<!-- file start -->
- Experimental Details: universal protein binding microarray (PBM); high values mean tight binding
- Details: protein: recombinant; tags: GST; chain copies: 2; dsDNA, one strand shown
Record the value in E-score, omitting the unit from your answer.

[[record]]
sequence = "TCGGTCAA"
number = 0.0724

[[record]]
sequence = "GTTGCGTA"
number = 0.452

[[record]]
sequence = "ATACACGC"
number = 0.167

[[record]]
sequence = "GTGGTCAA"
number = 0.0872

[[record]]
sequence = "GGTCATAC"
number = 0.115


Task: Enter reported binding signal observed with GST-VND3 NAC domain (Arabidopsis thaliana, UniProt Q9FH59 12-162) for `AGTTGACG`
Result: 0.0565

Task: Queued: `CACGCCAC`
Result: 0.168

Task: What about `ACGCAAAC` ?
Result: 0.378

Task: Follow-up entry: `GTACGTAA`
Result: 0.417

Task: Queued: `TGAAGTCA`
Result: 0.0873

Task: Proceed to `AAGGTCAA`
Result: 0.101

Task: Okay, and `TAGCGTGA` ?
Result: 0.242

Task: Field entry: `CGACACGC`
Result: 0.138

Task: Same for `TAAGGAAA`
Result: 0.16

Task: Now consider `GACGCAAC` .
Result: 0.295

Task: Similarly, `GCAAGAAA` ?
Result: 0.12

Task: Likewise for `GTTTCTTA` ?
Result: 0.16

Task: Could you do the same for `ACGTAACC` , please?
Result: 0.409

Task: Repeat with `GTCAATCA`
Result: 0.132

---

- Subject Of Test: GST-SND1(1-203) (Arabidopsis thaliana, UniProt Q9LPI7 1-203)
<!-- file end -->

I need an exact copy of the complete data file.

- Experimental Details: universal protein binding microarray (PBM); high values mean tight binding
- Details: protein: recombinant; tags: GST; chain copies: 2; dsDNA, one strand shown
Record the value in E-score, omitting the unit from your answer.

[[record]]
sequence = "TCGGTCAA"
number = 0.0724

[[record]]
sequence = "GTTGCGTA"
number = 0.452

[[record]]
sequence = "ATACACGC"
number = 0.167

[[record]]
sequence = "GTGGTCAA"
number = 0.0872

[[record]]
sequence = "GGTCATAC"
number = 0.115


Task: Enter reported binding signal observed with GST-VND3 NAC domain (Arabidopsis thaliana, UniProt Q9FH59 12-162) for `AGTTGACG`
Result: 0.0565

Task: Queued: `CACGCCAC`
Result: 0.168

Task: What about `ACGCAAAC` ?
Result: 0.378

Task: Follow-up entry: `GTACGTAA`
Result: 0.417

Task: Queued: `TGAAGTCA`
Result: 0.0873

Task: Proceed to `AAGGTCAA`
Result: 0.101

Task: Okay, and `TAGCGTGA` ?
Result: 0.242

Task: Field entry: `CGACACGC`
Result: 0.138

Task: Same for `TAAGGAAA`
Result: 0.16

Task: Now consider `GACGCAAC` .
Result: 0.295

Task: Similarly, `GCAAGAAA` ?
Result: 0.12

Task: Likewise for `GTTTCTTA` ?
Result: 0.16

Task: Could you do the same for `ACGTAACC` , please?
Result: 0.409

Task: Repeat with `GTCAATCA`
Result: 0.132

---

- Subject Of Test: GST-SND1(1-203) (Arabidopsis thaliana, UniProt Q9LPI7 1-203)